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dc.contributor.authorCarpenter, Daniel Paul
dc.contributor.authorFeinstein, Brian
dc.contributor.authorMoore, Colin
dc.contributor.authorTurenne, Marc
dc.contributor.authorYohai, Ian
dc.contributor.authorZucker, Evan James
dc.date.accessioned2017-09-15T19:14:58Z
dc.date.issued2004
dc.identifier.citationCarpenter, Daniel Paul, Brian Feinstein, Colin Moore, Marc Turenne, Ian Yohai, and Evan James Zucker. 2004. Why do bigger firms receive faster drug approvals? Working Paper, Department of Government, Harvard University.en_US
dc.identifier.urihttp://nrs.harvard.edu/urn-3:HUL.InstRepos:33901522
dc.description.abstractWe test several explanations for the commonly observed pattern that larger firms receive shorter FDA approval times for the drugs they submit. Candidate explanations include capture and rent-seeking and “external-signals” accounts. Analyses of 766 new molecular entities submitted to the FDA from 1979 to 2000 suggest that large-firm advantage in pharmaceutical regulation is primarily due to two factors: (1) enhanced regulator familiarity with large firms by virtue of their submission histories (an effect augmented when firms merge), and (2) regulatory favor for “early entrants” to a disease market, which is induced from disease-specific consumer pressure for approvals. Our analyses show that as much as 70% of observed large-firm advantage in expected FDA approval times can be attributed to these factors, 30-55% to familiarity alone. We find no consistent support for rent-seeking or “political clout” explanations.en_US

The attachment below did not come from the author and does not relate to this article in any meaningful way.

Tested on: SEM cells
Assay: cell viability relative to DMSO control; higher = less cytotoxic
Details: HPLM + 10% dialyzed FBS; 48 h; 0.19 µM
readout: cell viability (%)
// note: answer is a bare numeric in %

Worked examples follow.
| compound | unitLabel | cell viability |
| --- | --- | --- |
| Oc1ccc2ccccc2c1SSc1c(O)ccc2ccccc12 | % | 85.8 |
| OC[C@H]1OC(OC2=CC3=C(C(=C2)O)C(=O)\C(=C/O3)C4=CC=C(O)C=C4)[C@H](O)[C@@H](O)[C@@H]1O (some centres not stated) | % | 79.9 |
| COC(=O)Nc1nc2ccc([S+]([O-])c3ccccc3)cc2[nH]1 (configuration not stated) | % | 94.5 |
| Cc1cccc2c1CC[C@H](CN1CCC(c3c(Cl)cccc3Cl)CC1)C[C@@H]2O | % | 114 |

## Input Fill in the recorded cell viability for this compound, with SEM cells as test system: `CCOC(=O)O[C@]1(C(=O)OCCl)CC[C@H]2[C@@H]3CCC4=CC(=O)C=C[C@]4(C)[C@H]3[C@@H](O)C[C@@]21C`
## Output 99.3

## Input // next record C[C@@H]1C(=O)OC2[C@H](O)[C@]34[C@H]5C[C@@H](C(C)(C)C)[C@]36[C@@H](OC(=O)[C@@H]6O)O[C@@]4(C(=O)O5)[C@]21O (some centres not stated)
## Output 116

dc.description.sponsorshipGovernmenten_US
dc.language.isoen_USen_US
dash.licenseLAA
dc.titleWhy Do Bigger Firms Receive Faster Drug Approvals?en_US
dc.typeResearch Paper or Reporten_US
dc.date.updated2011-11-21T05:07:35Z
dc.description.versionAuthor's Originalen_US
dash.depositing.authorCarpenter, Daniel Paul
dc.date.available2017-09-15T19:14:58Z
dash.contributor.affiliatedCarpenter, Daniel


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